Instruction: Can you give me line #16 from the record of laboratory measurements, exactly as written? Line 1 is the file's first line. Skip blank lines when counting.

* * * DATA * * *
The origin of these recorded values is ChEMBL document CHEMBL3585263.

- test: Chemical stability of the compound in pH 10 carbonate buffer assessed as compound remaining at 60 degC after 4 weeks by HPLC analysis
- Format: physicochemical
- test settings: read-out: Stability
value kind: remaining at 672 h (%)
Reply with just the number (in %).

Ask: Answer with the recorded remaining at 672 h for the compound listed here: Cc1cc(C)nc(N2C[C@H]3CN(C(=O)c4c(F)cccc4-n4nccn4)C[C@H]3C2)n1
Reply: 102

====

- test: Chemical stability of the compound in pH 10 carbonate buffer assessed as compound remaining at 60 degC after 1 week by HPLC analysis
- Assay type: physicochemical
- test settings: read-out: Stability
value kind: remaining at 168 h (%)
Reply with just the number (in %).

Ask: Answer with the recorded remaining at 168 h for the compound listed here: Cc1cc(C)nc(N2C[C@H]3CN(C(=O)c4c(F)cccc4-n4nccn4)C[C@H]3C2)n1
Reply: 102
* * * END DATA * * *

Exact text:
Reply: 102